Connecticut LASIK Laser Cataract Eye Surgery Blog Doctor & Associates

Monday, June 18, 2018

Fireworks Cause Eye Injuries


No Fireworks Are Safe, Even Innocent Sparkler Causes Thousands of Eye Injuries
We want everyone to have a safe and enjoyable Fourth of July season, but please be aware of the facts about fireworks. Fireworks injuries cause approximately 10,000 visits to the emergency department each year, most of them involve children who suffer thousands of eye injuries. Although the most disabling injuries occur with illegal firecrackers, most injuries are caused by legal fireworks parents buy for their children, such as sparklers, firecrackers, bottle rockets, and Roman candles. Every year thousands of patients need treatments who suffer a range of fireworks-related injuries, from cuts and bruises to damaged corneas and ruptured eyeballs. To help reduce the number of potentially blinding fireworks accidents this holiday, the American Academy of Ophthalmology is working to debunk common myths about fireworks injuries.

Here are five fireworks myths, debunked:
  • Sparklers are safe for young children. Sparklers burn at 1800 degrees, hot enough to melt some metals. Sparklers were responsible for most of the injuries to children age 5 and younger.
  • It’s safer to view fireworks than it is to light or throw them. Bystanders are injured by fireworks as often as the operators.
  • Consumer fireworks are safe. Sparklers and firecrackers each account for more than 1,400 injuries to the eyes. 
  • It’s safe to pick up a firework after it has been lit. Even though it looks like a dud, it may not act like one. 
  • It’s not the Fourth of July without consumer fireworks. The Fourth can be complete without using consumer fireworks. The safest way to view fireworks is to watch a professional show.
If you experience a fireworks injury, we urge you to minimize the damage to the eye:
  • Seek medical attention immediately.
  • Do not rub the eye. Rubbing may make the injury worse.
  • Do not attempt to rinse the eye.
  • Do not apply pressure to the eye.
  • Do not remove objects from the eye,
  • Do not apply ointments or take pain medications before seeking medical help.

Sunday, June 10, 2018

Patty C Shares a Cataract Surgery Experience


“My experience with Dr. Leslie Doctor and her staff was everything one hopes for in medical care.  My options for cataract surgery were clearly explained both medically and financially, the staff was top notch, the surgery experience was professional and caring, and my recovery care well explained and well managed.   I would highly recommend Dr. Doctor & Associates to any seeking ophthalmological care.”- Patty C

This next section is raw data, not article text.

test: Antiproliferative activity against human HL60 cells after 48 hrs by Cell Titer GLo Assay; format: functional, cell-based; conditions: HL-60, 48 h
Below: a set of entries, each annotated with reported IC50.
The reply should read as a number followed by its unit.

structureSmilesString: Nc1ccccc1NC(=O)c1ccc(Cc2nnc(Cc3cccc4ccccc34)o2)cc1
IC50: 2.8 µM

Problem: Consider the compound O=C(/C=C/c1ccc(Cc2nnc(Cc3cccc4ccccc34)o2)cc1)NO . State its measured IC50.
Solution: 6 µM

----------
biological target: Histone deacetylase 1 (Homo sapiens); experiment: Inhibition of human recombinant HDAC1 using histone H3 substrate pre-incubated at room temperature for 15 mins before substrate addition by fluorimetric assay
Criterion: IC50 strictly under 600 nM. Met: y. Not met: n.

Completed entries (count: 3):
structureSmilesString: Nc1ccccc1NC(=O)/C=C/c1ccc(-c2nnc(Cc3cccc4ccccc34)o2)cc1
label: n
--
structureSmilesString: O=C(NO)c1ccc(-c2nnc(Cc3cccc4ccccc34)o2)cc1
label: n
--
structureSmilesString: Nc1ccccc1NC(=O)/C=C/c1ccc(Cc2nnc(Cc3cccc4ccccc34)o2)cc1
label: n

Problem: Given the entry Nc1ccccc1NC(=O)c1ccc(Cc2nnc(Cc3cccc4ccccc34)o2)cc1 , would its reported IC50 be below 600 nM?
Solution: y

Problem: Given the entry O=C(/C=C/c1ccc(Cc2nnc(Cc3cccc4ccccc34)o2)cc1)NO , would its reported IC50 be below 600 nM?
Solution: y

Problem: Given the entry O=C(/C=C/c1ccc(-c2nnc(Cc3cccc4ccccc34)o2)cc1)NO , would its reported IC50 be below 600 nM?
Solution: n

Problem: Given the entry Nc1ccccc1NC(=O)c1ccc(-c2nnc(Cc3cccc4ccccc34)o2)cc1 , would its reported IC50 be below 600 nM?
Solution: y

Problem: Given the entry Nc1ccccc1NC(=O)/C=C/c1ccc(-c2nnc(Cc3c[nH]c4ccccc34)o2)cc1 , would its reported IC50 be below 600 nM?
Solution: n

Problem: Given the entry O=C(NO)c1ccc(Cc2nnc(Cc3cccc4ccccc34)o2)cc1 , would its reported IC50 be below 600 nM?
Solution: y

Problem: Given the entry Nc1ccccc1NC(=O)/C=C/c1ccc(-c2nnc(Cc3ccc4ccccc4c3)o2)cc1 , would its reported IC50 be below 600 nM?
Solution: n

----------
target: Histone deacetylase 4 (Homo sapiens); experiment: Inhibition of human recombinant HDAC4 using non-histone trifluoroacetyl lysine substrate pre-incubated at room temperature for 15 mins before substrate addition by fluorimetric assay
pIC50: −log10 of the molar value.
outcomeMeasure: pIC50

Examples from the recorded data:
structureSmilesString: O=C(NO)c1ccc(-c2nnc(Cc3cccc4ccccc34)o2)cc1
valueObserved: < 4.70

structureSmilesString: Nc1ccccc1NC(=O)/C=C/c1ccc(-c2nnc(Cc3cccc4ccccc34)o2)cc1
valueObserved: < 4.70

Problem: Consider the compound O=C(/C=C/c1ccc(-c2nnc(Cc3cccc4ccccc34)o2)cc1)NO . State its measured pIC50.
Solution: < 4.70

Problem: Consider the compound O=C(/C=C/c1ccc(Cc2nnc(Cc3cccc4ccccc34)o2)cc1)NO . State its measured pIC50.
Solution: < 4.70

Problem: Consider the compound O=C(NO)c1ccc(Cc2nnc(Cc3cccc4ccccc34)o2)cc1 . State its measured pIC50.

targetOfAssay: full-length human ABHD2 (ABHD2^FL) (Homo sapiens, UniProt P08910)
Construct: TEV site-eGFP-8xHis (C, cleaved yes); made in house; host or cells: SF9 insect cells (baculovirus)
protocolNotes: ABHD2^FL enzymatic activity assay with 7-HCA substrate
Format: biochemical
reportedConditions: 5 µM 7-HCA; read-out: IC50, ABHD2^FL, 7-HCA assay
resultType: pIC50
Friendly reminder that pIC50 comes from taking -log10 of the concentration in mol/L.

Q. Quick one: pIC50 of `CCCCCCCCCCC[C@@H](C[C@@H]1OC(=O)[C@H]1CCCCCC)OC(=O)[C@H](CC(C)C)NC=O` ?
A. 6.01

If you or some you know is experiencing cataract symptoms such as cloudy foggy vision, glare or difficult night driving and would like to learn more about cataract surgery & lens implants please call Doctor & Associates-203-227-4113, visit Doctor & Associates in Fairfield County, Google+ or facebook.com/doctorandassociates to schedule an appointment.

Doctor & Associates offices are located at 129 Kings Highway North, Westport, Connecticut 06880, 195 Danbury Road, Wilton, Connecticut 06897 and 148 East Avenue, Norwalk, Connecticut 06851.          

Sunday, June 3, 2018

AMD & Low Glycemic Diet

Does a Low Glycemic Diet Help AMD?
Researchers at the Jean Mayer USDA Human Nutrition Research Center on Aging at Tufts University also believe that the study, published in the journal PNAS, points to potential biomarkers of AMD. These can be used to predict when a person is at risk for this disease, which is the leading cause of vision loss in adults over the age of 50. Using a mouse research model, the researchers observed that a high–glycemic diet resulted in the development of many AMD features, including loss of function of cells at the back of the eye called retinal pigmented epithelial atrophy (RPE) and of the cells that capture light, called photoreceptors-both of which are precursors to Dry AMD, whereas a low–glycemic diet did not. Importantly, switching from a high–glycemic diet to a low–glycemic diet arrested damage to the retina. The authors of the study suggested that these experimental results may indicate that switching from a high–glycemic diet to a low–glycemic one is beneficial to eye health in people that are heading towards developing AMD.

Monday, May 28, 2018

“Pink Eye” Antibiotic Overuse for Conjunctivitis

Is Your Doctor Prescribing the Wrong Treatment for Pink Eye?
Based on our own experiences as well as recommendations of the American Academy of Ophthalmology you should be aware that non eyecare practitioners tend to overprescribe antibiotics for a common eye infection that typically clears up without medication. A recent study suggests that most people with acute conjunctivitis, or pink eye, are getting the wrong treatment. About 60 percent of patients are prescribed antibiotic eye drops, even though antibiotics are rarely necessary to treat this common eye infection.